With fake blood.
Does anyone know why the Istanbul riot police fill their water cannons with red water? If they were doing it to mark their targets, they pretty much failed since 85% of the people who were not police at today's Cihangir May Day Riots were, like me and Awesome Mossman, underemployed gawkers. If it was supposed to look like blood, there was too much of it to be believable. There's usually only that much blood in the streets during Bayram.
But excess was really the theme of the day. I really don't feel like explaining May Day in Istanbul, but 31 years ago, 37 people were killed by police during May Day protests near Taksim. The incident was never resolved, no one was punished and ever since then, the government tightly controls all May Day commemorations and forbids large gatherings on the square. So, anti-government forces use May Day as an excuse to challenge the authorities and air a variety of poorly articulated grievances. To be clear, May Day protests have nothing to do with workers.
Since a gathering of more than a couple of people having tea on Istiklal attracts bus loads of riot police on a normal day, May Day really cleans out all the barracks and riot gear warehouses in anticipation. Cops started blocking access to Taksim early in the morning which wreaked havoc with traffic all day. Since those with rock throwing on their minds couldn't reach Taksim, they spilled into the surrounding neighborhoods. Last year, it was Beşıktaş and Dolmabaçe. This year it was Cihangir (among others).
If I need to remind you, we refer to Cihangir as "Yabancı Köy," or "Foreigner Village," because its gentrified streets, overpriced cafes and fine views attract scores of idle expats. Rioters throwing rocks at police in front of the tea garden where Cihangir's substantial leisure class wastes its days is so outrageous, it is simply not to be missed. That's the only reason I bothered to check things out today.
My guess is there were 3000 fully-geared riot police and an armored water cannon. If I were very generous, I'd say there were 100 rioters. The non-rioting, non-police contingent were split between gas-mask wearing journalists and people like me with cameras and flip-flops, numbering probably 300 or 400.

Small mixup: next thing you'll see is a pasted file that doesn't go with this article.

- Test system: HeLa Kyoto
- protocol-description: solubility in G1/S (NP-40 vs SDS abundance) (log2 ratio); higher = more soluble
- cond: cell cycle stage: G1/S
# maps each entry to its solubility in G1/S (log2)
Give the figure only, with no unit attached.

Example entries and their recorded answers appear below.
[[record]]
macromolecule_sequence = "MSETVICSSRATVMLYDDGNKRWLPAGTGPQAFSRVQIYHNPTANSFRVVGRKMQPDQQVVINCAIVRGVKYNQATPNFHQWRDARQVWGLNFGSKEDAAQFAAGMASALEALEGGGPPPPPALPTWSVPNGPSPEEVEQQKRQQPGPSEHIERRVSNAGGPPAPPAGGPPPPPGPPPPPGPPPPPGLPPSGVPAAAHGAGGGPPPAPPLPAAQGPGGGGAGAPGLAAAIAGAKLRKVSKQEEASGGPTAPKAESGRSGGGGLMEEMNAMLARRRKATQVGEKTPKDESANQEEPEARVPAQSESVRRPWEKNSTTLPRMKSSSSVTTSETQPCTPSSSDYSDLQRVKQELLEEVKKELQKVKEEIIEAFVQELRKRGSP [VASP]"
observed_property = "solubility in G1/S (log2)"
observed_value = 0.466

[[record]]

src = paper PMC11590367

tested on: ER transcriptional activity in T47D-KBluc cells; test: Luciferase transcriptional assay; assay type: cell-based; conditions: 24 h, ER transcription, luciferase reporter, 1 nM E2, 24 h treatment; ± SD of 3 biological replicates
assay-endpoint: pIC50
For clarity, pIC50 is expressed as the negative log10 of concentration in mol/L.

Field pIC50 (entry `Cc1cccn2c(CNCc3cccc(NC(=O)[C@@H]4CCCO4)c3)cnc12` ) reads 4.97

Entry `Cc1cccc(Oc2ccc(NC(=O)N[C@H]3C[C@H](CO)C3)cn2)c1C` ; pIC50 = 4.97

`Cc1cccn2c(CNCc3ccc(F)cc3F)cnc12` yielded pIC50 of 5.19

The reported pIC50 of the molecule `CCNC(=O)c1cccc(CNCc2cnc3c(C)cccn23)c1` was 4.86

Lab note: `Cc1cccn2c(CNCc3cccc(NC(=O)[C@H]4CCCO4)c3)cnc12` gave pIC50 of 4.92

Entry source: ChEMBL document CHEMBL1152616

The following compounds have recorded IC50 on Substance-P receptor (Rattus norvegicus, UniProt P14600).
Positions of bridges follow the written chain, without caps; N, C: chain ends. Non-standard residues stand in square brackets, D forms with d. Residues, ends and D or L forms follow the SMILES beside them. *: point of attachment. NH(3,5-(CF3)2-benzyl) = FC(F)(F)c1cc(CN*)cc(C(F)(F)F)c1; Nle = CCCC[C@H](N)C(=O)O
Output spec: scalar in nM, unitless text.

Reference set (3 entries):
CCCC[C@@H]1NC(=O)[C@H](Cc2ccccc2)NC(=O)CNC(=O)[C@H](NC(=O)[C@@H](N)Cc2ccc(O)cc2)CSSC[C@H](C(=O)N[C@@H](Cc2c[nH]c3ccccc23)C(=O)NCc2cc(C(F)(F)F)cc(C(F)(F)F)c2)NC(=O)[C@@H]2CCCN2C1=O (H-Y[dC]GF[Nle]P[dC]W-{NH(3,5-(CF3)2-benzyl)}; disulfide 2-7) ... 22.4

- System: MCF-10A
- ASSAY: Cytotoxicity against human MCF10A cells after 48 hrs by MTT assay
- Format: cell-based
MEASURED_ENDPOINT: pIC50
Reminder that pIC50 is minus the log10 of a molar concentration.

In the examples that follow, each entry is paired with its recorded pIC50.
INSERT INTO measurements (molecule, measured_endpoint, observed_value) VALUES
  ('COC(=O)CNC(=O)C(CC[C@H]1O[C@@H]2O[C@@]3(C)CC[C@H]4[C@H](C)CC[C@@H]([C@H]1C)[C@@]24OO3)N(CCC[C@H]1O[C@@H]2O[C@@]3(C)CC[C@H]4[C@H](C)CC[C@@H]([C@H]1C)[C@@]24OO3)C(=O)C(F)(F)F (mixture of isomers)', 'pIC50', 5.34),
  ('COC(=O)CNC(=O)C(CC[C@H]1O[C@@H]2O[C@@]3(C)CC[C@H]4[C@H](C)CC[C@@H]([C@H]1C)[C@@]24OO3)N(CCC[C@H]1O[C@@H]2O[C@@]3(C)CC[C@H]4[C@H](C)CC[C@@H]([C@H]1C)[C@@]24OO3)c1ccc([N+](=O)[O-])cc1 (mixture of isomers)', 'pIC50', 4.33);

My sense is that most Turks don't really care all that much about the May Day incident anymore. Communists and Socialists are marginal and probably couldn't kick up much of a fuss on their own, so that leaves plenty of space for anarchists, anti-government rock throwers and assorted aggrieved dirty hippies to provoke the cops.
And I have to say, they managed some quality provocation. Rioters (look, I'm not calling them protesters, OK?) barricaded the Cihangir's main street with planters and parking barriers. They turned over dumpsters and started trash fires. Bottles and rocks and paving stones flew through the air when the cops moved in to confront the small pack of young men, but seriously, Cihangir=not Gaza. They dispersed into the side streets when the police advanced waving rubber batons and popping off tear gas cannisters. I did enjoy my first tear-gassing, but it wears off quickly and you can get back out in the mix pretty quickly.
I had forgotten how much fun things like this are (when neither side is taking it terribly seriously). It reminded me of the hot summer of 2005 in Baku, when every weekend we trekked to downtown Baku to run from the police as they beat the shit out of old women and threw guys into black windowed vans when the opposition parties tried to hold gatherings. A high profile ambassador in Baku removed his lips from the Azeri government's ass long enough to chew me out once for "marching at the head of the opposition rallies." One of many regrets from that period is not posting what I saw or the photos I took at those events, but I didn't want to, you know, get myself in hot water. That all worked out pretty well for me, in the end.
The critical difference between today's riots and the ones in Baku was that the latter were generally peaceful. I take a dim view of protests as a political tool in general, but violent, message-free protests like today's are counterproductive and pointless.
Unless you like tear gas with your adrenaline, which I sort do.